Wednesday, May 29, 2024

Security Onion 2.4.70 now available including our new Detections interface and much more!

Security Onion 2.4.70 is now available! It includes some new features for our fellow defenders including our new Detections interface to help you take your detection engineering capabilities to the next level!

Security Onion is a cybersecurity platform built by defenders for defenders. For this release, we spent several MONTHS thinking through the defender workflow specifically around detection engineering. This resulted in a new interface called Detections that makes it super simple to tune your NIDS rules for Suricata, Sigma rules for ElastAlert, and YARA rules for Strelka.

We recently shared a sneak peek at Detections and you can find that video here:

Since that sneak peak video, Detections has gotten even better! 

Let's walk through the interface. First, we start with the main Detections page:

The upper-right corner shows a count of detections that matched the search query. To the left of that is a status indicator for each of the detection engines. The status can show whether a sync is in process, as well as whether the engine has detected errors. Clicking the status text will navigate to Hunt and attempt to find related logs.

The Detections menu option on the left side of the application will show an exclamation mark if there is a recent failure in any of the detection engines. In this situation the web browser tab will also show an exclamation indicator. If no failures are detected, and if any of the detection engines has an import pending or is performing a rule import, synchronization, or migration, then a blue hourglass will appear next to the Detections menu option.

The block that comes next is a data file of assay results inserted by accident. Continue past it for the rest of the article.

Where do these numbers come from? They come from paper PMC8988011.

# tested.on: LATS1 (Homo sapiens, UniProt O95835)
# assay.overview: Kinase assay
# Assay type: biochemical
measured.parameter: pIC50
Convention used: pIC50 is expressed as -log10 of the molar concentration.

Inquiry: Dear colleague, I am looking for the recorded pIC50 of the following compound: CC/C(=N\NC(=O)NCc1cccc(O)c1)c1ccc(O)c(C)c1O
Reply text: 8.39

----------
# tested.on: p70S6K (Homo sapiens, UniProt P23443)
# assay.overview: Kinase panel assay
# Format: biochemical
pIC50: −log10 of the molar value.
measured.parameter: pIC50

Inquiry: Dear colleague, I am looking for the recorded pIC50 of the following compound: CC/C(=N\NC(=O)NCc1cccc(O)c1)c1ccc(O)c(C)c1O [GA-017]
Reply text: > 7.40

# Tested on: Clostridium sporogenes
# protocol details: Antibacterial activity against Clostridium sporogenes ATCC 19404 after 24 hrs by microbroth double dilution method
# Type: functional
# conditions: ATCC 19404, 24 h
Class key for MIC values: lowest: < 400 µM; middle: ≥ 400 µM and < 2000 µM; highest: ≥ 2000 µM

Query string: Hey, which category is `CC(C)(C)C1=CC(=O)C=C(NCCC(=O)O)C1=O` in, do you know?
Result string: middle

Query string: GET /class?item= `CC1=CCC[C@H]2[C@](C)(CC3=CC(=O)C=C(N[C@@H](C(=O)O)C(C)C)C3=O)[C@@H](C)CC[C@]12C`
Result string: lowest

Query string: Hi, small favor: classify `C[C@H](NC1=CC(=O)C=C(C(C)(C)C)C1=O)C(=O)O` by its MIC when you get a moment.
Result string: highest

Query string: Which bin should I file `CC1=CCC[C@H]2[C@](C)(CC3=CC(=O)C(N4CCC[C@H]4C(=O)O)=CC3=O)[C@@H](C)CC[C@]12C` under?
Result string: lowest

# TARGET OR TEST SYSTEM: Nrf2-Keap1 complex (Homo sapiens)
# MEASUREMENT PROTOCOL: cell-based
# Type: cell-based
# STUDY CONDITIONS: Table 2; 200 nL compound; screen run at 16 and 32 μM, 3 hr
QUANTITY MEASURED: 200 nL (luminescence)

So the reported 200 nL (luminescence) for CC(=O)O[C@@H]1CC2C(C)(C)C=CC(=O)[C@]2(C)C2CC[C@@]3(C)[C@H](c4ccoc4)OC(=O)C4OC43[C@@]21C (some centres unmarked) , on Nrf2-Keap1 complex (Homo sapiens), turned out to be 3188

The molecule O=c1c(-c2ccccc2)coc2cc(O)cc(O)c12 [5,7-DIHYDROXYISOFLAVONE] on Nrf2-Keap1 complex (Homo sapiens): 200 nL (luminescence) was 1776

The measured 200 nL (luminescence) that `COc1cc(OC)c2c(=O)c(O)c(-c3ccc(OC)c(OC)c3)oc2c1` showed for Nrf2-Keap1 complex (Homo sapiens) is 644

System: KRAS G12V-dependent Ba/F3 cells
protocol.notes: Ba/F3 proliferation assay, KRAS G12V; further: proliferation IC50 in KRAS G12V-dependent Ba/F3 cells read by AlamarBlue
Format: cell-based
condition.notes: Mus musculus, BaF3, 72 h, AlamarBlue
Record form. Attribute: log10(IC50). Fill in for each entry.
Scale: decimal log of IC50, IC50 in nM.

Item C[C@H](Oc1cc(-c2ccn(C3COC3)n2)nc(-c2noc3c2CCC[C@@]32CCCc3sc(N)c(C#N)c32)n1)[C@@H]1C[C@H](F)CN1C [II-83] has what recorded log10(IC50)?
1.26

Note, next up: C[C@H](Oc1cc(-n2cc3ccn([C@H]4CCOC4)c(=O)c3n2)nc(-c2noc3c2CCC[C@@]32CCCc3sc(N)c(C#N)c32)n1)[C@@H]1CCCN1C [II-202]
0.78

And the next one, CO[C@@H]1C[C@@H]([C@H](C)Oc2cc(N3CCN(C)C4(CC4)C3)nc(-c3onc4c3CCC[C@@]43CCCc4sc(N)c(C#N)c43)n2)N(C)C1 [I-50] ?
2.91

The Options menu allows you to synchronize a particular detection engine such as ElastAlert, Strelka, or Suricata:

Once you’ve selected the detection engine that you want to synchronize, you can then click either the DIFFERENTIAL UPDATE or FULL UPDATE button:

  • The differential update is a lightweight sync that will skip the thorough sync and comparison of each individual rule. For example, with Suricata it will compute and compare the hash of the source rule list with the hash of the deployed rules, and only if there’s a mismatch will it perform the full sync.
  • A full sync can involve inspecting and comparing individual rules, of which there can be thousands. This more thorough sync can take much longer than the differential sync. Note that each engine has its own unique synchronization process.

To add a new rule, go to the main Detections page and click the blue + button between Options and the query bar. A form will appear where you will:

  • click the Language drop-down and select your desired rule language
  • optionally specify a license
  • add the signature
  • click the CREATE button and the detection should deploy to your grid at the next 15-minute cycle

To review and modify existing rules, there are two ways to reach the detail page:

  • From the main Detections interface, you can search for the desired detection and click the binoculars icon to the left of the rule title:


  • From the Alerts interface, you can click an alert and then click the Tune Detection menu item: